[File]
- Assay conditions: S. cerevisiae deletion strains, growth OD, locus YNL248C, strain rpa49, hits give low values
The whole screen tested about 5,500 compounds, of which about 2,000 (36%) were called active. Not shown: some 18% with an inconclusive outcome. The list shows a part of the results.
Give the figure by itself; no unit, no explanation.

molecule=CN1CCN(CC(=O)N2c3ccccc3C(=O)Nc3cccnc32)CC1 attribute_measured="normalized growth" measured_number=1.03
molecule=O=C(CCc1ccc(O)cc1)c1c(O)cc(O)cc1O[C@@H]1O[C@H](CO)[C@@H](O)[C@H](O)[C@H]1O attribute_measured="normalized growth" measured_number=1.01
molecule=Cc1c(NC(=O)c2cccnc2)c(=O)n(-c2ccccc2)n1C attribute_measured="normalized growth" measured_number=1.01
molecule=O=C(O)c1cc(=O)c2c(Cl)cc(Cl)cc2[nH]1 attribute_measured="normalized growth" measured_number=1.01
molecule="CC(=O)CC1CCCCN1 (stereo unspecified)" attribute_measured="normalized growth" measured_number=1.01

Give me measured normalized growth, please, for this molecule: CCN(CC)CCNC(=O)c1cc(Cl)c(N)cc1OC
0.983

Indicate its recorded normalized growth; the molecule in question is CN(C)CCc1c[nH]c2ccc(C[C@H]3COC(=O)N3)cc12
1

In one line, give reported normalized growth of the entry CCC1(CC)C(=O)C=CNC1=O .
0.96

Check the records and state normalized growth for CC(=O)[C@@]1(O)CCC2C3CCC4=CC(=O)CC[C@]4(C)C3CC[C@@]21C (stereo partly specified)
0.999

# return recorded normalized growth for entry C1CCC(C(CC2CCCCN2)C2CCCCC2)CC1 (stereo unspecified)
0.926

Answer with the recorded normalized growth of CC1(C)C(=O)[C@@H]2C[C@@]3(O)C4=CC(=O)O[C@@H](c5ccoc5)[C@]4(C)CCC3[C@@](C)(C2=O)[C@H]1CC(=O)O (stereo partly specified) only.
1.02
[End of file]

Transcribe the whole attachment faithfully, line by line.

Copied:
- Assay conditions: S. cerevisiae deletion strains, growth OD, locus YNL248C, strain rpa49, hits give low values
The whole screen tested about 5,500 compounds, of which about 2,000 (36%) were called active. Not shown: some 18% with an inconclusive outcome. The list shows a part of the results.
Give the figure by itself; no unit, no explanation.

molecule=CN1CCN(CC(=O)N2c3ccccc3C(=O)Nc3cccnc32)CC1 attribute_measured="normalized growth" measured_number=1.03
molecule=O=C(CCc1ccc(O)cc1)c1c(O)cc(O)cc1O[C@@H]1O[C@H](CO)[C@@H](O)[C@H](O)[C@H]1O attribute_measured="normalized growth" measured_number=1.01
molecule=Cc1c(NC(=O)c2cccnc2)c(=O)n(-c2ccccc2)n1C attribute_measured="normalized growth" measured_number=1.01
molecule=O=C(O)c1cc(=O)c2c(Cl)cc(Cl)cc2[nH]1 attribute_measured="normalized growth" measured_number=1.01
molecule="CC(=O)CC1CCCCN1 (stereo unspecified)" attribute_measured="normalized growth" measured_number=1.01

Give me measured normalized growth, please, for this molecule: CCN(CC)CCNC(=O)c1cc(Cl)c(N)cc1OC
0.983

Indicate its recorded normalized growth; the molecule in question is CN(C)CCc1c[nH]c2ccc(C[C@H]3COC(=O)N3)cc12
1

In one line, give reported normalized growth of the entry CCC1(CC)C(=O)C=CNC1=O .
0.96

Check the records and state normalized growth for CC(=O)[C@@]1(O)CCC2C3CCC4=CC(=O)CC[C@]4(C)C3CC[C@@]21C (stereo partly specified)
0.999

# return recorded normalized growth for entry C1CCC(C(CC2CCCCN2)C2CCCCC2)CC1 (stereo unspecified)
0.926

Answer with the recorded normalized growth of CC1(C)C(=O)[C@@H]2C[C@@]3(O)C4=CC(=O)O[C@@H](c5ccoc5)[C@]4(C)CCC3[C@@](C)(C2=O)[C@H]1CC(=O)O (stereo partly specified) only.
1.02